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Originally published in 1995 and now republished with a new preface, Thoughts without a Thinker has been enormously influential in the understanding of modern psychotherapy and the relevance of mindfulness. Metapsychology published a review in 1999 by Thomas Cobb. Epstein has published several books since then, and they tend to overlap very much with this one. His basic approach is to focus on the methods and some of the main ideas of psychoanalysis and to show how there are similarities with Buddhist teachings, and further, how those Buddhist ideas can help and improve psychoanalytic practice. Given that traditional psychoanalysis is now practiced very little, it might seem that Epstein's approach would be of extremely limited interest -- only for those who are trained in psychoanalysis, using free association as the main method in sessions, and practicing long term therapy. These days psychotherapy tends to be more interactive between therapist and client, and free association is rarely used. Furthermore, most health insurance tends to discourage the use of long-term psychotherapy, so that is also rare. Modern psychotherapy is much more inclined towards cognitive behavioral methods focused on specific problems, and tends to be relatively short in duration. Nevertheless, mindfulness and meditation are increasingly relevant to psychotherapy as it becomes clear that Buddhist traditions have long explored the ability to become aware of the flow of thoughts and feelings in a person, and the ability to simply acknowledge and be with that flow without it spiraling out of control.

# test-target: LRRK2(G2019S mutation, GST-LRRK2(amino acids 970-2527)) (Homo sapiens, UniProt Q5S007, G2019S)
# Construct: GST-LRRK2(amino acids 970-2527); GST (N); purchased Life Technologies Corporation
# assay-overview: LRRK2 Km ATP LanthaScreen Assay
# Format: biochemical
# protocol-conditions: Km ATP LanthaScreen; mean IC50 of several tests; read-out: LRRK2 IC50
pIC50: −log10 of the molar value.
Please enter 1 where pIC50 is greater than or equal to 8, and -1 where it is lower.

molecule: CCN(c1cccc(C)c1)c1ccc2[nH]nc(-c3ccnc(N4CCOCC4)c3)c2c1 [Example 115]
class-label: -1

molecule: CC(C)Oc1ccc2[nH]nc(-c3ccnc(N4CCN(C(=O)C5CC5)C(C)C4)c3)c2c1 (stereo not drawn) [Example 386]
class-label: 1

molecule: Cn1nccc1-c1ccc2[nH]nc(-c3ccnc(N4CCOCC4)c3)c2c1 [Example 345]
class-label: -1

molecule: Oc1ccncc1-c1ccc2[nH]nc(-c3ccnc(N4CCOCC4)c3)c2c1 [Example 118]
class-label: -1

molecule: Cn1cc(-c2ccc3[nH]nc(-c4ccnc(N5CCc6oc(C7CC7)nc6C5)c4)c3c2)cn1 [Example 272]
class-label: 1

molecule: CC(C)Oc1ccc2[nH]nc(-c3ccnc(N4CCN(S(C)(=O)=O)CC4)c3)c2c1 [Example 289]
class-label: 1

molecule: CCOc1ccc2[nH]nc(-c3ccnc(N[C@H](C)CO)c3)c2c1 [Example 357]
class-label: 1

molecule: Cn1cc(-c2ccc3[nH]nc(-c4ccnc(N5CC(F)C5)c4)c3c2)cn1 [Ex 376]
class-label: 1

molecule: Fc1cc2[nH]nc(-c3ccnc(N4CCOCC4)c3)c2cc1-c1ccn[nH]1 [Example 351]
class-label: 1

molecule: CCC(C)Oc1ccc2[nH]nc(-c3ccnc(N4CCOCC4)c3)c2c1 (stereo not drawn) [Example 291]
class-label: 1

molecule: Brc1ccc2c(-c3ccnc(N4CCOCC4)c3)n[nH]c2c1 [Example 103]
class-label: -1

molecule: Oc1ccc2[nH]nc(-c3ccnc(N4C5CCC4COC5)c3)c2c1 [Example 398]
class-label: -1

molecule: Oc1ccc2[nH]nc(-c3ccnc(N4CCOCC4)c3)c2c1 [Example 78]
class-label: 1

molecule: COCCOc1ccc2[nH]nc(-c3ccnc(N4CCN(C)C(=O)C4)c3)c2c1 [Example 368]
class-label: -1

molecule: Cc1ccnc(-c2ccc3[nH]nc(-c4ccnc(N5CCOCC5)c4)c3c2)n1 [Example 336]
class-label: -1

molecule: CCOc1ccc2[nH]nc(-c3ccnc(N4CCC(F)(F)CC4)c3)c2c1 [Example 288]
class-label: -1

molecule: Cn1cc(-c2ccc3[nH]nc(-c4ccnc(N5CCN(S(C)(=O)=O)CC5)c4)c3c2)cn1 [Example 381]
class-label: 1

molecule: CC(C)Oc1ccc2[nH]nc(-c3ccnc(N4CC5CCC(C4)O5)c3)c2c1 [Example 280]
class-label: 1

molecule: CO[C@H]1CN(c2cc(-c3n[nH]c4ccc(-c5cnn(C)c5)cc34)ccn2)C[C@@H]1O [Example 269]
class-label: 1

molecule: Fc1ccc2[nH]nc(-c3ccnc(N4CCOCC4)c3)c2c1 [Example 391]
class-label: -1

Epstein's book is divided into three sections: the first on the Buddha's psychology of mind, the second on meditation, and the third on therapy. Initially the Buddhist approaches may seem unhelpfully metaphorical: the Wheel of Life has six realms: the Human Realm, the Animal Realm, the Hell Realm, the Realm of Hungry Ghosts, the Realm of Jealous Gods, and the God Realm. Epstein reads these psychologically, and so he uses psychoanalysis to examine imbalance, self-estrangement, cravings, fears, compulsions, difficulties with drawing boundaries with other people, and feelings of emptiness and worthlessness. He emphasizes that often those trained in Eastern approaches find Western problems hard to understand because they are often so bound up in feelings of low self-esteem and self-hate, which are rare conditions in the East. Nevertheless, Eastern insights are very helpful; they recommend self-observation and self-acceptance. Rather than building up a new self through therapy, a person simply comes to reduce suffering by giving up many struggles. Epstein explains,
"In the Buddhist view, a realized being has realized her own lack of true self. She is present by virtue of her absence and can function effectively and spontaneously in the world precisely because of her ability to see the self as already broken." (72)
Epstein argues that the psychoanalyst Donald Winnicott showed similar suspicion of the idea of a true self, although this is not the standard reading of Winnicott's work. Nevertheless, it is an extremely provocative and helpful idea, and one does not have to be a committed postmodernist to have reservations about the rhetoric of being real, being authentic, or discovering one's true self. The explorations of Buddhist ideas here provide ways of embracing emptiness and fracture without falling into nihilism.
The subsequent sections of the book round out the ideas set out in the first, exploring ideas of self-awareness and self-change. This is far from being a self-help book, and it does not provide any particular techniques to achieve enlightenment, but it is relevant to any practice of self-understanding. So Thoughts without a Thinker remains a vital text which can be useful to a wide variety of psychotherapeutic approaches.
© 2013 Christian Perring
Christian Perring, Professor of Philosophy, Dowling College, New York